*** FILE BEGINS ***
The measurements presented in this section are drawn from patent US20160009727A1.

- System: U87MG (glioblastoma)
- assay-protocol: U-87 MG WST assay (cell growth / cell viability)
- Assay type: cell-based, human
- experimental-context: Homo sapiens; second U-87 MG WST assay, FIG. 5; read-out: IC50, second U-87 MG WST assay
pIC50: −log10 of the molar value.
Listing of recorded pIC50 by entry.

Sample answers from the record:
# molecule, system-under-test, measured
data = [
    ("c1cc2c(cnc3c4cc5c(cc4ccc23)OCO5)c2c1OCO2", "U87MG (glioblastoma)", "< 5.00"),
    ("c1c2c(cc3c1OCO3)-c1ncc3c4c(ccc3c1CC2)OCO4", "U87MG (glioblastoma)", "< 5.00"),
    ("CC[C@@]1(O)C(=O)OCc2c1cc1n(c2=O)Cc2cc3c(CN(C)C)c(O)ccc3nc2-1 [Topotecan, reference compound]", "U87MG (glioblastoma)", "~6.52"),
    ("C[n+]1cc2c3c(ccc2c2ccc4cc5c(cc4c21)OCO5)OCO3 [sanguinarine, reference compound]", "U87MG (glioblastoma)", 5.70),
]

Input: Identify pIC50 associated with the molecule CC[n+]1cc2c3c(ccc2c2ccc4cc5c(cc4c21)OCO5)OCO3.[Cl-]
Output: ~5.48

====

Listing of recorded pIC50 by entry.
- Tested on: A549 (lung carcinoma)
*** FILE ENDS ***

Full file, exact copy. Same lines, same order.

The measurements presented in this section are drawn from patent US20160009727A1.

- System: U87MG (glioblastoma)
- assay-protocol: U-87 MG WST assay (cell growth / cell viability)
- Assay type: cell-based, human
- experimental-context: Homo sapiens; second U-87 MG WST assay, FIG. 5; read-out: IC50, second U-87 MG WST assay
pIC50: −log10 of the molar value.
Listing of recorded pIC50 by entry.

Sample answers from the record:
# molecule, system-under-test, measured
data = [
    ("c1cc2c(cnc3c4cc5c(cc4ccc23)OCO5)c2c1OCO2", "U87MG (glioblastoma)", "< 5.00"),
    ("c1c2c(cc3c1OCO3)-c1ncc3c4c(ccc3c1CC2)OCO4", "U87MG (glioblastoma)", "< 5.00"),
    ("CC[C@@]1(O)C(=O)OCc2c1cc1n(c2=O)Cc2cc3c(CN(C)C)c(O)ccc3nc2-1 [Topotecan, reference compound]", "U87MG (glioblastoma)", "~6.52"),
    ("C[n+]1cc2c3c(ccc2c2ccc4cc5c(cc4c21)OCO5)OCO3 [sanguinarine, reference compound]", "U87MG (glioblastoma)", 5.70),
]

Input: Identify pIC50 associated with the molecule CC[n+]1cc2c3c(ccc2c2ccc4cc5c(cc4c21)OCO5)OCO3.[Cl-]
Output: ~5.48

====

Listing of recorded pIC50 by entry.
- Tested on: A549 (lung carcinoma)